Verse > Anthologies > Andrew Macphail, ed. > The Book of Sorrow
Andrew Macphail, comp.  The Book of Sorrow.  1916.
XI. O Come Quickly
In Memoriam G. O.—A Sussex Peasant
By A. C. Steele
NO more for him the morning winds
Will blow fleet shadows o’er the downs,
No more for him the sunset-red
Will deepen o’er the Western towns.
His patient hands no more may wrest        5
Scant profit from the barren soil,
No more his tired feet may tread
The paths that marked his daily toil.
The horse his kindly voice controlled
(By loving tendance made his own)        10
Will chafe beneath a stranger’s touch
And wonder at a stranger’s tone.
Labour is prayer and God is love,
And when he sought his daily task
Be sure that in the eastern light        15
He, silent, gained what others ask.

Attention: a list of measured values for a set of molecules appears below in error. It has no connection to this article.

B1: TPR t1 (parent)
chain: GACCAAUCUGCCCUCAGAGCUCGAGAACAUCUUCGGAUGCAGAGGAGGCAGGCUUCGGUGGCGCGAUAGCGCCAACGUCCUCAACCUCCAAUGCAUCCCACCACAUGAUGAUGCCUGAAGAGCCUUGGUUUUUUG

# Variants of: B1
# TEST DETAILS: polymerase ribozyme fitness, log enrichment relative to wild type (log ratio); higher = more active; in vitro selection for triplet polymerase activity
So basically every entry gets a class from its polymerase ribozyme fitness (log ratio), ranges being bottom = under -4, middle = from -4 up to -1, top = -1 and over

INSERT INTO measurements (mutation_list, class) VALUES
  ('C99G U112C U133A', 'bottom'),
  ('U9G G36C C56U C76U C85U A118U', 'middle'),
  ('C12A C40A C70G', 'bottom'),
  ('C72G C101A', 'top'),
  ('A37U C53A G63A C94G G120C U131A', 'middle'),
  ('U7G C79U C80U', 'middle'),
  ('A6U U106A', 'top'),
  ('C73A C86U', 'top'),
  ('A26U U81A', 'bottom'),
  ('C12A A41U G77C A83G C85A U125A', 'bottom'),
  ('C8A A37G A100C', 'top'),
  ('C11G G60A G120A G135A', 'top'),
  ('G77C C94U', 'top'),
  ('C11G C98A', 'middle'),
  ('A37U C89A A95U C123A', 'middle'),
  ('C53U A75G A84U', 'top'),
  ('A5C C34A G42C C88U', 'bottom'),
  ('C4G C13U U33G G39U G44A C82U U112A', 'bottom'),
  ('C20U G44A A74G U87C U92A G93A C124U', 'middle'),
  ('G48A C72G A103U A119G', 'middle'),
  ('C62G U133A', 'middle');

Be sure that in the Western sun
His evening prayers were mutely said,
And when the long night came at last
Faith comforted his dying bed.        20
Confident as a child that turns,
When tired, on a lonely road,
To nestle on his father’s arm,
Feeling in love a sure abode,
So dwelled he in his Maker’s care,        25
Resigned no longer here to roam,
And when he bade his friend farewell
Said: ‘Matey, I am going Home.’
He loved his wife, he reared his brood,
A quiet, steadfast Englishman,        30
A loyal worker firm in faith,—
Better the record ye who can!
And when for us the wild down winds
Blend dully with the wistful foam,
May we no greater trouble feel        35
Than ‘Matey, I am going Home.’

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